September 9, 2013

Shocks and Struts on your vehicle

The shocks and struts are an important component for your vehicle. They help to provide you with the most comfortable ride by supporting the force of bumps and potholes you drive over. Without shocks and struts, all the bumps and vibrations encountered with everyday driving would be felt. What the Shocks do The shocks of your vehicle help to absorb the bumps you hit with your vehicle. It helps to stabilize your vehicle, as well as to have it ride evenly by keeping the tires on the ground. They help keep the tires from bouncing and losing contact with the road. They also help to keep the body weight from shifting and rolling, which may lead to a loss of vehicle control or handling. Shocks that are in good condition can help the vehicle to maintain traction on the road. It also helps to stabilize your vehicle when stopping, turning, or encountering accidental bumps and potholes. Each tire has a shock connected to the suspension on the vehicle’s frame. The hydraulic cylinders provide motion damping by restricting the fluid flow through a series of internal valves. As the wheel moves, the shock valve slows and stabilizes the movements. Why the Struts are important The struts are the parts that attach the suspension to the vehicle. It also helps to insulate the tire noises and vibrations from the vehicle. Most of the front strut mounts contain a bearing plate that serves as the steering pivot. This bearing affects the steering movement smoothness and response. As the vehicle goes over bumps, the up and down impact will push and pull at the strut mount. This cushions these impacts to reduce jarring that can be transmitted into the vehicle. With age and everyday wear, these struts can begin to deteriorate and will need replacing soon. You can notice this because more noises and vibrations will become evident when you are driving. Clunking noises, loose, stiff or noisy steering can be other signs that a strut is going out. You can look at the tires for alignment or wearing issues. You can also inspect the strut itself for any corrosion that may be on it. If you notice any of these signs, make sure to bring your vehicle in so we can inspect it and locate the issue. Benefits of proper Shocks and Struts The biggest benefit is it will provide a nice, comfortable ride for everyone in your vehicle. It will also help eliminate excessive bouncing that occurs with every little pothole or small bump you hit. If you have shocks and struts that have worn away, you are not at risk for your safety while driving. It does however increase the distance it takes you to stop your vehicle on rough or bumpy roads. This is because there is increased sway due to weak shocks or struts. This also increases the risk of skidding on wet or slick surfaces. The worn shocks and struts can lead to suspension wear on your vehicle.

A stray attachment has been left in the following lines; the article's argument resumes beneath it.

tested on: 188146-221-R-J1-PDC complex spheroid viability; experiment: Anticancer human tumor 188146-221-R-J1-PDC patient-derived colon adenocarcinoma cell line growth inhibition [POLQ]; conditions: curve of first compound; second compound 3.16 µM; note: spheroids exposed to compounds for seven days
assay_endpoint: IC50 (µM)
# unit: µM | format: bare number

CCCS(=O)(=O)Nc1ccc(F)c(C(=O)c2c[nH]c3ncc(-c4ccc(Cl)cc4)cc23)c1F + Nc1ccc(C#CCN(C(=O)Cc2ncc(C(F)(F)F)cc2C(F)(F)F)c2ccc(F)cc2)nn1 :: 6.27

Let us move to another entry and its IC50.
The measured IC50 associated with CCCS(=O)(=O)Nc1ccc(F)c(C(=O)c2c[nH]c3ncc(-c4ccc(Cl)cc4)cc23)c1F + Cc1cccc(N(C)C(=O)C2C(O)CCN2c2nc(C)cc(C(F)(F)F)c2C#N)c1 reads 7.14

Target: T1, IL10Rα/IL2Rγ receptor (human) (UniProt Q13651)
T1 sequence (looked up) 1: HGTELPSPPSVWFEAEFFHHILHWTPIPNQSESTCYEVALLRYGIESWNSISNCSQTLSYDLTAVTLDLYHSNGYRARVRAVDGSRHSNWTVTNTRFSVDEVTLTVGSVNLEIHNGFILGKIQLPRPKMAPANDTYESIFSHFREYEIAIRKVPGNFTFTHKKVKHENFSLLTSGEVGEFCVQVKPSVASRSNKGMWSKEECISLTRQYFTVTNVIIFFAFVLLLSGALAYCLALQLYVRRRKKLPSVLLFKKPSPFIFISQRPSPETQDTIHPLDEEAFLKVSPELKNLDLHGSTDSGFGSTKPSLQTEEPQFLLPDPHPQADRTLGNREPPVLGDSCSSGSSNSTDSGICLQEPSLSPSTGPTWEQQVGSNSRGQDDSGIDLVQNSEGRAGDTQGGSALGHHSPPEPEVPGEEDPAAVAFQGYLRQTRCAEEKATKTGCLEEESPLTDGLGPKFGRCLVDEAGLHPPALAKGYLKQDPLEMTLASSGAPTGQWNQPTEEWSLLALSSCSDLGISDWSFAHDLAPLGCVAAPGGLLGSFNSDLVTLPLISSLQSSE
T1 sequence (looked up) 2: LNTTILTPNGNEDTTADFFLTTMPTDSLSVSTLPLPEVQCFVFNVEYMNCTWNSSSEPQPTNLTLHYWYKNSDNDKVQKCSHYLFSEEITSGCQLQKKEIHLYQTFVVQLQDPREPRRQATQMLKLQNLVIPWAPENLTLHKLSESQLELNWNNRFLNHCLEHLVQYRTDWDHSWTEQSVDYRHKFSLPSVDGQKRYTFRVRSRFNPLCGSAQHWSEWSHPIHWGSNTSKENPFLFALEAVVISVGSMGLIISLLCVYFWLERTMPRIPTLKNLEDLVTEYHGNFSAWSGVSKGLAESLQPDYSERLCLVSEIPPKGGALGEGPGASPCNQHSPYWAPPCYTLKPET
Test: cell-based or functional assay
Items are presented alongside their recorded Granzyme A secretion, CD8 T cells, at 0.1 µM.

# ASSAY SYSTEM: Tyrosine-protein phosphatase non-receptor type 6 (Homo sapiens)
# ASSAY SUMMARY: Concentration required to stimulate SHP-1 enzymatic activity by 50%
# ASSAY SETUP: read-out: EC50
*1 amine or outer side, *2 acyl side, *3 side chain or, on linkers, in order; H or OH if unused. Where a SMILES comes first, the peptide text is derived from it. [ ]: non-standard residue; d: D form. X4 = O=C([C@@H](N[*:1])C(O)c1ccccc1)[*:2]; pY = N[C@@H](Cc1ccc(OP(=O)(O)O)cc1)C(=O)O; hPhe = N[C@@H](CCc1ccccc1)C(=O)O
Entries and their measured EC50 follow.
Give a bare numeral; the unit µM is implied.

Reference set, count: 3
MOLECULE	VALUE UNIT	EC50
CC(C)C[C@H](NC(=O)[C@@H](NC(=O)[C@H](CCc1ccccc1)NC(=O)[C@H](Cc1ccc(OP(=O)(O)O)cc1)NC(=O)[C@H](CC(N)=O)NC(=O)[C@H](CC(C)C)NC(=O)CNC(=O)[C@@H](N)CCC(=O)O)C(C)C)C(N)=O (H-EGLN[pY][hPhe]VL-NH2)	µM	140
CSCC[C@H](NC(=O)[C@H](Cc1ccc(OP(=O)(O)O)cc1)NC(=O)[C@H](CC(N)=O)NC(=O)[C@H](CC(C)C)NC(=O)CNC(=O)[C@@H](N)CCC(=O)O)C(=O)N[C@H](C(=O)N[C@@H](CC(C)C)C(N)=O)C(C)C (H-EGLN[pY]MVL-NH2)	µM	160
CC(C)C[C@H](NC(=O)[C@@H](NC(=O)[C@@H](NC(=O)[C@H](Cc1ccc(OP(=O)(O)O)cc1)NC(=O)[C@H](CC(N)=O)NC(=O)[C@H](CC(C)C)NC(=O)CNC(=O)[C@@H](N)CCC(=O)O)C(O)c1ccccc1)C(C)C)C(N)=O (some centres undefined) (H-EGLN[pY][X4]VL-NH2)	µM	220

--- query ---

September 4, 2013

3 Ways to extend the life of your vehicle

The best way to extend the life of your vehicle, as well as save money, is to have your vehicle in regularly for scheduled maintenances. You can follow the schedule set up by your mechanic, or follow the one recommended by your vehicle’s manufacturer. This way we can inspect your vehicle’s parts to make sure they are in a good operating condition. You can also extend the life of your vehicle by doing some inspections yourself. By checking the fluids, tires, and monitor how you drive, you can help maintain the vehicle’s condition. Check the fluids in your vehicle The fluids in your vehicle should be checked regularly to make sure they are at the proper amount recommended. This includes the coolant, oil, transmission fluid, power steering fluid, brake fluid, and windshield wiper fluid. Even if your vehicle does not leak fluids, it may develop a leak quickly. This can result in one of the fluids becoming too low, and if ignored, other parts of your vehicle may become damaged. Checking the color or smell for some of these fluids is equally important as checking the level that the fluids are at. Some fluids are held in see through plastic reservoirs so you can visually see the level they are at. Some fluids also contain dipsticks so you are able to see the amount that is held in the tank if it is not see through. The oil color should also be looked at. It should be relatively clear and not black. Oil that is black in color has been in the engine too long, and you should get an oil change as soon as you can. Monitor how you drive Another important factor is how you drive your vehicle. You can help maintain the brakes by adjusting your starting and stopping while driving. Ease into a start or stop instead of having a jackrabbit start or slamming on the brakes. After starting the vehicle, drive off slowly and gently until the vehicle reaches an operating temperature. Cold starts are hard on your engine, gas mileage, and the environment. Starting a vehicle immediately can cause condensation in the exhaust and excessive amounts of water can accumulate in your muffler, which may lead to it to rust. Warming up a vehicle will help reduce the strain on the engine while the oil is still cold and thick. Have proper maintenance for the wheels The tires are the most important part of your vehicle, as they provide the contact to the road’s surface. One of the things to do to keep the tires maintained is to have them rotated. This can help to reduce uneven wear and tear for the tread. This can help to extend the life of the tires as well. It is also wise to check the air pressure of the tires. Under inflated tires can lead to decreased gas mileage. Over inflated tires have a greater chance of getting punctured by sharp objects on the road. If you notice any issues with your tires, bring in your vehicle so we can inspect it for you.